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  • Writer's pictureDiana Balakirov

Hollywood on the Hill

When I think about musicals, my mind is immediately drawn to lavish production numbers characterized by stylish costumes, scores of iconic tunes and eye-catching scenery. Instantly, I am transported to an urban setting like Chicago or New York City that depicts the hustle and bustle of daily life in a sprawling metropolis. Once in a while, I land in a small town where all the characters seem to know each other and have a story to tell. And if I'm truly lucky, I might even find myself swept away to an exotic destination where anything is possible. In this regard, 1954's Brigadoon checks off all the right boxes as a musical of both the stage and the screen but also sets itself apart with unconventional storytelling that tugs at one's heartstrings to deliver a message of love, hope and courage.


Inspired by the innovative direction of Rodgers and Hammerstein's Oklahoma! (1943) and Carousel (1945), composer Frederick Loewe and lyricist Alan Jay Lerner, who would eventually become famous for their own work on Gigi and My Fairy Lady, put their creative partnership to the test with 1946's theater production of Brigadoon. Shying away from the lukewarm formula employed during their previous collaborations, only two of which made it to the Broadway stage, the dynamic duo shifted gears to bring to life a powerful love story that takes place in a mystical village situated in the Scottish Highlands its name reminiscent of Brig O'Doon, a medieval bridge that draws tourists to Scotland's Ayrshire County south of Alloway. With the forward-thinking vision of Agnes de Mille, elements of traditional folk, ceremonial and funeral dances were interspersed throughout the stage show's choreography, adding a layer of authenticity that was both traditional and revolutionary. When paired with dialogue and used to advance the plot, as opposed to serving primarily as a vehicle for entertainment, Brigadoon's song-and-dance acts embraced the novel concept of an integrated musical.


Brigadoon premiered at the Ziegfeld Theatre in New York City in 1947 before making its global debut at Her Majesty's Theatre in London's West End district in 1949. Despite minor criticisms expressed by critics upon its release, the highly original and enchanting show seemed destined for international success, running for a total of 1,266 performances between the two productions. A film adaptation, produced with all the grandeur and style that the Golden Age of Hollywood demanded, was inevitable; only one major studio could do it justice.

 

Released the same year as the tremendously popular Seven Brides for Seven Brothers, Metro-Goldwyn-Mayer's (MGM's) Brigadoon failed to make a box-office splash when it hit movie theaters in 1954. While budget cuts may have led to the film's production having more limited means at its disposal, the cast and crew behind the should-be-masterpiece made do with the resources they had. Director Vincente Minnelli's insistence to shoot the musical on location had fallen on deaf ears, his dedication to the project diminishing as a result, even as the cost-saving decision to shoot the movie with Ansco Color instead of Technicolor was made by the powers that be. Under the regime of Dore Schary, who had, by that time, replaced Louis B. Mayer as MGM's president, musicals took a creative hit. But despite these particular setbacks, it's incredibly unfair to call the on-screen production of Brigadoon a failure.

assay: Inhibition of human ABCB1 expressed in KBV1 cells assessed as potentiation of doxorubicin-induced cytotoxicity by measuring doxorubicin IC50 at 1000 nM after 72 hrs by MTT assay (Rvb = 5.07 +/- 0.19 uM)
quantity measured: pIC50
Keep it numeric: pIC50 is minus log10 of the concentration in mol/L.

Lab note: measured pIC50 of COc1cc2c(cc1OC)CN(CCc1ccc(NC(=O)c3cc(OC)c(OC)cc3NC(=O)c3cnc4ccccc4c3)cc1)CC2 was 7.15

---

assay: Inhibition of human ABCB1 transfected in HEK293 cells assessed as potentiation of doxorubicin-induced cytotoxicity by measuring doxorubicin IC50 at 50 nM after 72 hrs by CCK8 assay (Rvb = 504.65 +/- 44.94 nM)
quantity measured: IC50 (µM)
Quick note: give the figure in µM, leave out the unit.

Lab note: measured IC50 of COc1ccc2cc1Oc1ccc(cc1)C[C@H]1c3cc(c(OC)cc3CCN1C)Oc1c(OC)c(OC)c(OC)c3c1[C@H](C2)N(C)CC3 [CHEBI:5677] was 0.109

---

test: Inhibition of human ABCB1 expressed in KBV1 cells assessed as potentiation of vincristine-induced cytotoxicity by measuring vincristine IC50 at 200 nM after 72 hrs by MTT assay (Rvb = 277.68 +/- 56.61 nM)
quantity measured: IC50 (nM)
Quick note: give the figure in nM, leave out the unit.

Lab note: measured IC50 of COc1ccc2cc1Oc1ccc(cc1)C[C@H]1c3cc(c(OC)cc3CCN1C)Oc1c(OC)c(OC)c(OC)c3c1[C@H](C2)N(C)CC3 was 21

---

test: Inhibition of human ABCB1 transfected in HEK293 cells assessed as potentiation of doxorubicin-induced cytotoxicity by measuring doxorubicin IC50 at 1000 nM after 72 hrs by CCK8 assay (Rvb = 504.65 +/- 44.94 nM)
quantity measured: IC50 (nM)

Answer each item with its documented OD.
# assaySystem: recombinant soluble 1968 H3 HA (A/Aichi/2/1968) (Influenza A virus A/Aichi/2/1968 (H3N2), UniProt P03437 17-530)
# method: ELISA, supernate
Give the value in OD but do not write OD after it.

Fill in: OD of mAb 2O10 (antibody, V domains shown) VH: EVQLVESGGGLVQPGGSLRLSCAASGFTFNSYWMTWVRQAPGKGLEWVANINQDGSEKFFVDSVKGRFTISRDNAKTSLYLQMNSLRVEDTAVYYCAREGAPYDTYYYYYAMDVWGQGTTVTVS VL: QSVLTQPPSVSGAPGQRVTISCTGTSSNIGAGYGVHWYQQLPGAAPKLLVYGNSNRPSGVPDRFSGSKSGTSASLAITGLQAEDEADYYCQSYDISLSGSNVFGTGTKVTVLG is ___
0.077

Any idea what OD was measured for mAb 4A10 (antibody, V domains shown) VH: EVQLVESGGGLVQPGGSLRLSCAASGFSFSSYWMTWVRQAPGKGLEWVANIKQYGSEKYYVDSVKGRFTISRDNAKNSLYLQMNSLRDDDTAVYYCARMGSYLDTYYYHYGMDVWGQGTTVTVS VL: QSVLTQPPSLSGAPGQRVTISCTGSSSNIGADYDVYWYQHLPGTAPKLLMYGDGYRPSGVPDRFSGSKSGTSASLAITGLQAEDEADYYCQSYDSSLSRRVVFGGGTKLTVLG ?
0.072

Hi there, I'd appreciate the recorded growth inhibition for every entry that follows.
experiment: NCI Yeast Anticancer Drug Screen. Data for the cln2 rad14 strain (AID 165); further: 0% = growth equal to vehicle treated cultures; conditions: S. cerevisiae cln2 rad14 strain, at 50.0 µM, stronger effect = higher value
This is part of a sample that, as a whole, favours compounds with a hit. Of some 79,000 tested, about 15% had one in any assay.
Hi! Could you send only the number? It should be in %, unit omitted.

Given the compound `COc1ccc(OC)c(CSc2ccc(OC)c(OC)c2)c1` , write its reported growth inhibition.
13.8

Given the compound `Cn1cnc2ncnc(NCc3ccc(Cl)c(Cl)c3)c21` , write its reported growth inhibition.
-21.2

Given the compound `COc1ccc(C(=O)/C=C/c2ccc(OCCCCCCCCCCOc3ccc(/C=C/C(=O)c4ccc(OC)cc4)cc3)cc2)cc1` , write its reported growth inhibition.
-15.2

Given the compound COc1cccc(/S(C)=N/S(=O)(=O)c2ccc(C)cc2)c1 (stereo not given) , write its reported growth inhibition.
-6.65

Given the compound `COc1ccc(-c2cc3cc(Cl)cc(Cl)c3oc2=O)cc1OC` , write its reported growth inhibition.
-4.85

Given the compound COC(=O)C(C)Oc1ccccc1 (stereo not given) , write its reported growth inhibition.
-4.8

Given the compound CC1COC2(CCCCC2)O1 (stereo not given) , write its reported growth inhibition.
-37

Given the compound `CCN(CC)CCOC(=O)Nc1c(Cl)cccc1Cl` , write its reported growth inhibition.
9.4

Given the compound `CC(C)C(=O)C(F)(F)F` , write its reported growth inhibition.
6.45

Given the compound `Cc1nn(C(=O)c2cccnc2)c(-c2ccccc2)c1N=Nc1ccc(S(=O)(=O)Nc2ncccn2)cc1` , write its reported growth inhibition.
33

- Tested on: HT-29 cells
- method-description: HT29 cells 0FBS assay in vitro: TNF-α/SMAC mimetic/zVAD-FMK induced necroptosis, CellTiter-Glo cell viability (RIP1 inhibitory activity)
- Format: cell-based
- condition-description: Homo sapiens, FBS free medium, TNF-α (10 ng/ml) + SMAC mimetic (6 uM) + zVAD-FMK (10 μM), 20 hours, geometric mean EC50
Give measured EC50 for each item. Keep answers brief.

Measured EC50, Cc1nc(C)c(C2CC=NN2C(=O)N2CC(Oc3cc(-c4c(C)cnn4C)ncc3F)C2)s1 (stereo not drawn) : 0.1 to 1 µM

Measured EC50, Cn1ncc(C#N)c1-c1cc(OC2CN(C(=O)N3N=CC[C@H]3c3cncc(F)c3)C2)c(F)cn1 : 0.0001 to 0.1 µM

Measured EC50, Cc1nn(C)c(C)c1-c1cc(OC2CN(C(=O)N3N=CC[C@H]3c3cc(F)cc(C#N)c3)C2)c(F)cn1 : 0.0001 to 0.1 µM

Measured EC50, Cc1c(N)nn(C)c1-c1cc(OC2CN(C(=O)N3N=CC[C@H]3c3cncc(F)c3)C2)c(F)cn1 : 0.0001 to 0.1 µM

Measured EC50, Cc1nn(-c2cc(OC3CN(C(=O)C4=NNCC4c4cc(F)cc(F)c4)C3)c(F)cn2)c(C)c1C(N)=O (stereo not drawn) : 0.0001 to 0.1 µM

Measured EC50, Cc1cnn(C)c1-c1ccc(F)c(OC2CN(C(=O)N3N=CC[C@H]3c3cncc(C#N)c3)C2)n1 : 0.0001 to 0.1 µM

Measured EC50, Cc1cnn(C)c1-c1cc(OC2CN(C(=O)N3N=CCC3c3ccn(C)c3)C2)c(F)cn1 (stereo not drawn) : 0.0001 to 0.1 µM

Forget a triple threat - make it a quadruple!

The storybook-like landscapes surrounding Brigadoon are both whimsical drawing upon special effects such as fog to reveal the mist-hidden village and realistic, inviting actual birds, albeit unintentionally, to the set. Unlike the confines of the theater stage, which certainly has its limitations, the movie feels like an endless canvas that is unraveled to reveal hidden layers of artistry. The contribution of costume designer Irene Sharaff, a Hollywood legend in her own right, cannot be overstated enough as vibrant colors and Scottish clothing patterns worn by local villagers become a joy to behold against the backdrop of Joseph Ruttenberg's award-winning cinematography. Most importantly, the story's characters, who exist at the heart of the Brigadoon experience, are brought to life by a star-studded lineup of truly remarkable performers.


My admiration of Judy Garland, whom I consider to be one of the greatest popular entertainers of all time, is matched only by the fondness I hold for Gene Kelly. A man of many talents, Gene could act, sing, dance, produce and direct. You name it, he's literally done it all. The innovative dance sequences seen throughout his films were either his own or part of a collaborative effort; in Brigadoon, it is Gene's work as a choreographer that is a highlight of the picture. In a presentation that ultimately shifts the musical's focus from singing to dancing, adapting it from the stage to the screen, vocally trained artists Howard Keel, Kathryn Grayson and Jane Powell, all of whom were at one point considered for leading roles in the film, ended up making way for Gene and Cyd Charisse to shine in their niche areas of expertise.